Is a Light Deprivation Greenhouse Right for Your Business?

To determine whether the costs of implementing a light dep system are worth the reward, you might want to take a few things into account.

If you're in an industry that propagates annual plants with an emphasis on forced flowering, this particular greenhouse setup could be right for you. Many agriculturally-based crops would utilize these ideal conditions to their advantage and provide a better harvest of higher-quality fruits, vegetables, or ornamental plants ready for market, in a shorter period than required for traditional greenhouse horticulture.  

The ability to time harvest and deal with sick plants is another plus to this system. Any sick plants can be placed in a separate quarantine greenhouse and flowered out earlier to stop the spread of whatever symptom they are experiencing such as mold, aphids, mites and other conditions.  

Studies have shown that plants grown under a controlled photoperiod are in some instances more vigorous than those subject to extremes of weather and temperature. This shortened photoperiod, and thus shortened season for each plant, gives pests less time in which to invade or infest your plants. This is ideal for getting plants in pots, in the greenhouse, harvested, and sent to market as quickly as possible with no lag time.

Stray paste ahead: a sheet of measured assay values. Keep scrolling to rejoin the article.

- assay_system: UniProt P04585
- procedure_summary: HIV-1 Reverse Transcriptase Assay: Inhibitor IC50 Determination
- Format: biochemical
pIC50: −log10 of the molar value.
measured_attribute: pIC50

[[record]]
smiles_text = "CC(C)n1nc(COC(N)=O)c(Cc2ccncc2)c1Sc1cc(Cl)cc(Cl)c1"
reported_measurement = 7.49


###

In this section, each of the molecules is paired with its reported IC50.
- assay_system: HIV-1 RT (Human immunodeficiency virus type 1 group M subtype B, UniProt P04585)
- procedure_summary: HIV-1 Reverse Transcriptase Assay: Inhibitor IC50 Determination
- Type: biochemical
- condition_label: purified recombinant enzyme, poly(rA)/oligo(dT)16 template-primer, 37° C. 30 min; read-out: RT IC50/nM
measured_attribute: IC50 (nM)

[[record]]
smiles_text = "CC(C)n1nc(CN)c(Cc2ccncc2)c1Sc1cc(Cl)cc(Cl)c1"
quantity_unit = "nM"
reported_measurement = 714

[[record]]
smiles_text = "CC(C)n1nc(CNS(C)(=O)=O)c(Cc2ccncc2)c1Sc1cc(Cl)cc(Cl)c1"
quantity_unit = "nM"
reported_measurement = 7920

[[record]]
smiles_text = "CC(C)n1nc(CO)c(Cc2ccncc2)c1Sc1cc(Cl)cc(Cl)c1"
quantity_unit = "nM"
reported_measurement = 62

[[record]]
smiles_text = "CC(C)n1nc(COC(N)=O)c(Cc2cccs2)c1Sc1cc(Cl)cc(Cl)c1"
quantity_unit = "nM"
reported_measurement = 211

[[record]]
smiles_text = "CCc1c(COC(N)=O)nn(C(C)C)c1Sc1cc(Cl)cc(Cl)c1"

Automated systems make care and maintenance of your new light dep greenhouse a snap. With a monitor for the temperature that also takes humidity into account, one can finetune the system as needed. A timer set inline ahead of drip irrigation turns the irrigation on for 15 minutes, off for five minutes, and on again for another five minutes to ensure adequate absorption and soaking of the root ball. Another timer set in line ahead of your dep tarp's control arm ensures uniformity in light manipulation so that plants are not experiencing too much stress.

Simply walk through your greenhouse twice a week to inspect for mold, check that there is water in your reservoirs, and assess for pests, before adjusting the fans, topping off your reservoirs, and leaving the rest up to the automation system. This task can be performed by any layperson and does not require a specialist, as the greenhouse is fully automated and simply needs intermittent supervision to stay at peak capacity. Fertilization is kept on a schedule and only ramped up when plants are showing signs that they can uptake more nutrients without developing burns on their leaves or other issues.

Only organic fertilizers should be used, as what is grown within your new light deprivation greenhouse will undoubtedly end up being consumed at some point and should do predictable things to the human body rather than being some science experiment with questionable side effects. Organically produced agricultural products are the future of the industry and are not harmful to the ecology of our planet. 

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